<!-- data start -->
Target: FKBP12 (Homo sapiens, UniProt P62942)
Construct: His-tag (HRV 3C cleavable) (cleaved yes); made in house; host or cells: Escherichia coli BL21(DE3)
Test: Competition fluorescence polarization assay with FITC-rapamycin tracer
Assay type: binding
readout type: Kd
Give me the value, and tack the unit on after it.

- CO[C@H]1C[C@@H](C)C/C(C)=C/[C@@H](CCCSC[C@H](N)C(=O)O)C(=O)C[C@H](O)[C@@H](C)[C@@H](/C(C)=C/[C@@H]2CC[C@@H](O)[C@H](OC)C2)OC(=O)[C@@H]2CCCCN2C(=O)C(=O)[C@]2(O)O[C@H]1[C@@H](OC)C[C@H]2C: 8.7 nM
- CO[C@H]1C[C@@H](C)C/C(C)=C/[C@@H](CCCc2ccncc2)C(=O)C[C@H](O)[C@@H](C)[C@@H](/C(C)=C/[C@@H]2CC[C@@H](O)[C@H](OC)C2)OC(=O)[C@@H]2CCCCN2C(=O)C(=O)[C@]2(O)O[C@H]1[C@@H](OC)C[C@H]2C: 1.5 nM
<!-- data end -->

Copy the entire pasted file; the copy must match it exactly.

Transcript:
Target: FKBP12 (Homo sapiens, UniProt P62942)
Construct: His-tag (HRV 3C cleavable) (cleaved yes); made in house; host or cells: Escherichia coli BL21(DE3)
Test: Competition fluorescence polarization assay with FITC-rapamycin tracer
Assay type: binding
readout type: Kd
Give me the value, and tack the unit on after it.

- CO[C@H]1C[C@@H](C)C/C(C)=C/[C@@H](CCCSC[C@H](N)C(=O)O)C(=O)C[C@H](O)[C@@H](C)[C@@H](/C(C)=C/[C@@H]2CC[C@@H](O)[C@H](OC)C2)OC(=O)[C@@H]2CCCCN2C(=O)C(=O)[C@]2(O)O[C@H]1[C@@H](OC)C[C@H]2C: 8.7 nM
- CO[C@H]1C[C@@H](C)C/C(C)=C/[C@@H](CCCc2ccncc2)C(=O)C[C@H](O)[C@@H](C)[C@@H](/C(C)=C/[C@@H]2CC[C@@H](O)[C@H](OC)C2)OC(=O)[C@@H]2CCCCN2C(=O)C(=O)[C@]2(O)O[C@H]1[C@@H](OC)C[C@H]2C: 1.5 nM